Termination of Parental Responsibility is rarely made by the Court and only ever in exceptional circumstances.

Following a recent private family law case acting for a mother who successfully obtained a termination of Parental Responsibility order to end the father’s Parental Responsibility, we asked Laura Martin-Read, Senior Associate Solicitor to explain what Parental Responsibility is and how can it be removed.

What is Parental Responsibility?

Parental Responsibility is loosely defined as the rights and responsibilities that come with being a parent.  It importantly gives a parent the right to make, or be involved in, major decisions about a child’s life, such as schooling, medical decisions, overseas travel, names and religion. Parental Responsibility is not really about the day-to-day arrangements, but the key decisions. 

Importantly, Parental Responsibility is equal and where two parties both have Parental Responsibility they should not be making such big decisions on a unilateral basis or without consulting the other parent.  This is different to Child Arrangements where it is not uncommon for a child to live with one parent most of the time and spend time with another parent for less time.  It is important to note that even if a child lives with one parent more than the other, by Court order or by agreement, this does not give them an elevated level of Parental Responsibility.

Who has Parental Responsibility?

Some parents automatically have Parental Responsibility.  All birth mothers have automatic Parental Responsibility.  A biological father who is married to the birth at the time of the child’s birth, regardless of being named on the birth certificate, will automatically have Parental Responsibility. 

It is also possible to acquire Parental Responsibility through a number of routes:

  • A biological father being named on a child’s birth certificate at the time of registration;
  • A Civil Partner or partner of a birth mother being named on a child’s birth certificate at the time of registration;
  • A Parental Responsibility Agreement entered into by the mother and other parent;
  • A Parental Responsibility Order, granted by the Court;
  • A Child Arrangements Order stating a child lives with you;
  • A Special Guardianship Order;
  • An Adoption Order.

How can Parental Responsibility be removed?

The short answer is not very easily.

Firstly, the law only allows a parent who has acquired Parental Responsibly to cease having Parental Responsibility.  This means that other than in cases of Adoption a birth mother and a biological father married to a mother at the time of the child’s birth can never have their Parental Responsibility terminated on a permanent basis.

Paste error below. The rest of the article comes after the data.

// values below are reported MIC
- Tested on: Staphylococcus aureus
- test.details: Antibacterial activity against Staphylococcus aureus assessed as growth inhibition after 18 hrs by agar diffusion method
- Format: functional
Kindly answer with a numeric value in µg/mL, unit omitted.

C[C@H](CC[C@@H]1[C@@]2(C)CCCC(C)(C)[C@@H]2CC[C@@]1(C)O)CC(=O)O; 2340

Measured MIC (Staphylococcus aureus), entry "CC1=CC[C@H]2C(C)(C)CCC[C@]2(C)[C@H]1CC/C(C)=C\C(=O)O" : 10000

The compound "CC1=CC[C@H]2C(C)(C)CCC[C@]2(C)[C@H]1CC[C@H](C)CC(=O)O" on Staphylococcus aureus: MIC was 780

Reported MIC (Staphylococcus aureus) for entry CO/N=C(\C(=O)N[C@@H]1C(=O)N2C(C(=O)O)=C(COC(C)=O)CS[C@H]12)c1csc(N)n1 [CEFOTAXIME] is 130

In those such cases, where Parental Responsibility cannot be removed, if there are serious enough concerns about a parent, or their exercise of their Parental Responsibility, the Court can make numerous different orders to restrict their Parental Responsibility by Prohibited Steps Order and Specific Issue Orders.  These can include prohibiting a parent from removing a child from the country, prohibiting a parent from making or being involved in decisions about things like education or medical issues and could include giving the other parent specific permission to make such decisions unilaterally.  Advice from an experienced and specialist family lawyer is essential in such cases.

But if a parent has acquired their Parental Responsibility through one of the routes listed above, an Order terminating that parent’s Parental Responsibility is technically possible.  In reality, the Courts very rarely make such orders – most family lawyers may never see a case where Parental Responsibility is terminated during their whole career.  The law is therefore complex in this area and each case will turn on it’s own merits.  The case law is clear that Parental Responsibility is only to be terminated in exceptional circumstances and usually only where it is absolutely necessary to protect a child from ongoing harm.

A recent development in the case law in 2023 resulted in the removal of a father’s Parental Responsibility in a case where he had in fact applied and sought to have his Parental Responsibility terminated (Re GF (a minor) [2023] EWFC 203).  In the recent case at Machins, the father had similarly indicated he no longer wanted to be a part of the child’s life (although he did not formally apply to the Court to terminate his Parental Responsibility). 

In applying the principles set down in Re GF, the Court accepted that it was not in a child’s best interests for a father who did not want to play any role to retain Parental Responsibility and an order to terminate was granted.  An interesting development indeed.

At Machins Solicitors our team of specialist family lawyers are here to advise on this complex area of law.

Please contact us if you would like more information about the issues raised in this article or any aspect of family law.

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